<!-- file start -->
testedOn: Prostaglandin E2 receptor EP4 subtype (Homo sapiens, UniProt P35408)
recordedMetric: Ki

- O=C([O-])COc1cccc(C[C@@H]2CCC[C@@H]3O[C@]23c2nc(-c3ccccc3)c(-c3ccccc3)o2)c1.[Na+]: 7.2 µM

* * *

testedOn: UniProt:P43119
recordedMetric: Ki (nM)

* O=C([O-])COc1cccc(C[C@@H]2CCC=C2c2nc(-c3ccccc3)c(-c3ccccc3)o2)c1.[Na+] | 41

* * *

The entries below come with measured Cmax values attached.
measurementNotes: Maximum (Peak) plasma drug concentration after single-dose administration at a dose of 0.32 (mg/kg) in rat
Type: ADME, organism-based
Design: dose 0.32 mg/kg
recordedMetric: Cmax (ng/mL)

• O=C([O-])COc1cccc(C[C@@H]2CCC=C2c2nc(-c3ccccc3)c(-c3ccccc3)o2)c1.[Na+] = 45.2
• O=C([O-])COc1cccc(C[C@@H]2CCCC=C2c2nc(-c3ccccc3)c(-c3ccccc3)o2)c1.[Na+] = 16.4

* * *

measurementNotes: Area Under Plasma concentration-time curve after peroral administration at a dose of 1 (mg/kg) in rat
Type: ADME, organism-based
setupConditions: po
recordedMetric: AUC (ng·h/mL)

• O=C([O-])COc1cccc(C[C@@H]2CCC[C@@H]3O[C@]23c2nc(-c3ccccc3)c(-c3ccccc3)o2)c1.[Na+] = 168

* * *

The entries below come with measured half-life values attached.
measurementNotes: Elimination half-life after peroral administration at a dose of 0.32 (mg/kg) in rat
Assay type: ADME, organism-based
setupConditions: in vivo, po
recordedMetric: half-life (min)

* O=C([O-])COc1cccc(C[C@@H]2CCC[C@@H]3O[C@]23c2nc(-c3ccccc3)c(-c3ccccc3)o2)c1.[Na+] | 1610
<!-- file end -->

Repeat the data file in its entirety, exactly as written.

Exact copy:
testedOn: Prostaglandin E2 receptor EP4 subtype (Homo sapiens, UniProt P35408)
recordedMetric: Ki

- O=C([O-])COc1cccc(C[C@@H]2CCC[C@@H]3O[C@]23c2nc(-c3ccccc3)c(-c3ccccc3)o2)c1.[Na+]: 7.2 µM

* * *

testedOn: UniProt:P43119
recordedMetric: Ki (nM)

* O=C([O-])COc1cccc(C[C@@H]2CCC=C2c2nc(-c3ccccc3)c(-c3ccccc3)o2)c1.[Na+] | 41

* * *

The entries below come with measured Cmax values attached.
measurementNotes: Maximum (Peak) plasma drug concentration after single-dose administration at a dose of 0.32 (mg/kg) in rat
Type: ADME, organism-based
Design: dose 0.32 mg/kg
recordedMetric: Cmax (ng/mL)

• O=C([O-])COc1cccc(C[C@@H]2CCC=C2c2nc(-c3ccccc3)c(-c3ccccc3)o2)c1.[Na+] = 45.2
• O=C([O-])COc1cccc(C[C@@H]2CCCC=C2c2nc(-c3ccccc3)c(-c3ccccc3)o2)c1.[Na+] = 16.4

* * *

measurementNotes: Area Under Plasma concentration-time curve after peroral administration at a dose of 1 (mg/kg) in rat
Type: ADME, organism-based
setupConditions: po
recordedMetric: AUC (ng·h/mL)

• O=C([O-])COc1cccc(C[C@@H]2CCC[C@@H]3O[C@]23c2nc(-c3ccccc3)c(-c3ccccc3)o2)c1.[Na+] = 168

* * *

The entries below come with measured half-life values attached.
measurementNotes: Elimination half-life after peroral administration at a dose of 0.32 (mg/kg) in rat
Assay type: ADME, organism-based
setupConditions: in vivo, po
recordedMetric: half-life (min)

* O=C([O-])COc1cccc(C[C@@H]2CCC[C@@H]3O[C@]23c2nc(-c3ccccc3)c(-c3ccccc3)o2)c1.[Na+] | 1610